Harm reduction is a philosophy and a way of approaching life. It informs policies, programs, and practices that aim to mitigate the harms of inherently or potentially dangerous activities. Harm reduction should be evidence-based, stigma-free, and social justice-oriented. Public health professionals and academic institutions across the globe support harm reduction strategies.

Most US drug laws – particularly those written in the late ’80s and early ’90s – were written with the intent of improving public health but were not based on compassion or any evidence. These laws are fraught with stigma and reinforce social inequities that fall hardest on people living in poverty and people of color. Lawmakers thought punitive retribution would deter drug use, but harsh punishments for illegal drug possession, poor regulations on legal drugs, and a disregard for science have contributed to the tragic outcomes affecting nearly every American today. We are home to 4% of the global population and 27% of the world’s drug overdoses. We have an opioid overdose death rate more than twice that of any other country.

What constitutes as harm reduction for drug users varies based on the type(s) of drugs being consumed, the settings in which those drugs are used, how they are ingested, and by whom. Risk is, of course, also present in the selling/purchasing context, so harm reduction should also be informed by how drugs are purchased, packaged or re-packaged, and sold.

For example, people who inject heroin/fentanyl can benefit from syringe access programs (SAPs), which provide sterile syringes and injection education to participants. Without proper disposal, syringes are more likely to be discarded in public spaces, increasing the risk of disease exposure for people who do not use drugs. SAP participants are five times as likely to enter treatment than their non-participant peers.

Ideal harm reduction for psychedelic drugs often involves peer support. One such program, called Zendo, provides trained peer support services to people at festivals and events. Overwhelmed with sensory input, psychedelics can cause anxiety, disorientation, and erratic behavior. In extreme cases, the person may appear to be having a mental health crisis. A safe place to cool down and talk to someone who understands non-ordinary states of consciousness is usually sufficient to de-escalate overstimulation and help the person have a more positive learning experience. When situations escalate into medical emergencies, their proximity to medical services allows quick transfer into the appropriate care.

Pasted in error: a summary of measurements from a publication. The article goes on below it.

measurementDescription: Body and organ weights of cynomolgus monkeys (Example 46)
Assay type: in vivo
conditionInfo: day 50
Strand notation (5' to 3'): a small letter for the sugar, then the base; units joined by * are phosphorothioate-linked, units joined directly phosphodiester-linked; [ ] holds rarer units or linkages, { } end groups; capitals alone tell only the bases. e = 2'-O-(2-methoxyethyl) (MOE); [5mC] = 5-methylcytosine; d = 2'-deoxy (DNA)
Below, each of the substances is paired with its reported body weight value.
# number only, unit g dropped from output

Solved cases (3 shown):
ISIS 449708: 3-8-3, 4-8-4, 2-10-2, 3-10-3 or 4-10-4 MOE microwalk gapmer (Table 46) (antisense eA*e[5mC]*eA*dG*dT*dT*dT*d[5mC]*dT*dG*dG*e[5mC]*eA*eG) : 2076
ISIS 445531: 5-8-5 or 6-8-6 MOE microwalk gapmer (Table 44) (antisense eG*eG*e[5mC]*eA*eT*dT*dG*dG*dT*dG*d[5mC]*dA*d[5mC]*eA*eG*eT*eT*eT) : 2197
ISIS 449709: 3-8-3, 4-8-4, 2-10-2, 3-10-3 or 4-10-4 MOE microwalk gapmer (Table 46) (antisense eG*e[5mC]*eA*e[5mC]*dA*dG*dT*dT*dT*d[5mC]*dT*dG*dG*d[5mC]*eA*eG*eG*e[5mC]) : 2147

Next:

Some drugs, including cocaine and ketamine, are commonly consumed by snorting a powder form of the substance into the nose (“insufflating”). Sinuses are extremely sensitive, so if a powder isn’t completely crushed, users can experience painful cuts. Because the nose is a mucous membrane, sharing a snorting utensil (such as a straw) can allow hepatitis and other infections to pass from one person with an open wound to another. Infectious particles may be present on a straw even if it can’t be seen with our eyes. Regardless of whether a person shares their snorting device, open sinus wounds increase users’ risk of simply catching a cold. Insufflating drug users can reduce their risk of disease transmission and sinus infections by always using a clean snorting utensil and never sharing them. Rinsing with saline mist before and after every use can also reduce sinus injury and illness.

In the purchasing/selling context, people who sell drugs can reduce harm to their customers by testing each batch of every purchase with an adulterant screening kit and informing their customers of the results of those tests. If a seller has a trusting relationship with their supplier, they may also bring a kit with them to test every batch before making a purchase. Refusing to purchase adulterated or incorrect products could have a beneficial impact on the supply line by creating a financial incentive for every link in that chain to do the same due diligence. Drug checking is especially important as fentanyl has started to appear in drugs other than opioids, causing death in unsuspecting consumers. Illegal marketplaces can be extremely dangerous for purchasers at every stage, so this is not always possible or safe, depending on the selling network.

If you’re not a drug user, harm reduction might be more familiar to you in other environments or activities. Here are a few examples:

– Seat belts and seat belt laws
– Car seats for toddlers
– Helmets, knee pads, and elbow pads
– Condoms & hormonal birth control
– Smoke alarms & sprinkler systems
– Fire escape plans
– Emergency exit doors
– Protective eyewear
– Steel-toed boots and hard hats
– Gloves
– Hand sanitizer & antibacterial soap (and policies requiring employees to wash or sanitize hands)
– Health warnings on tobacco packaging
– Laws that punish and deter drunk driving

Harm reduction programs and educators have fought against drug prohibition while also fighting for the right to provide basic health education and services to vulnerable populations. Drug Education Consulting works to improve the health of drug-using populations under any system of drug laws.

Read more about the principles and goals of harm reduction here.

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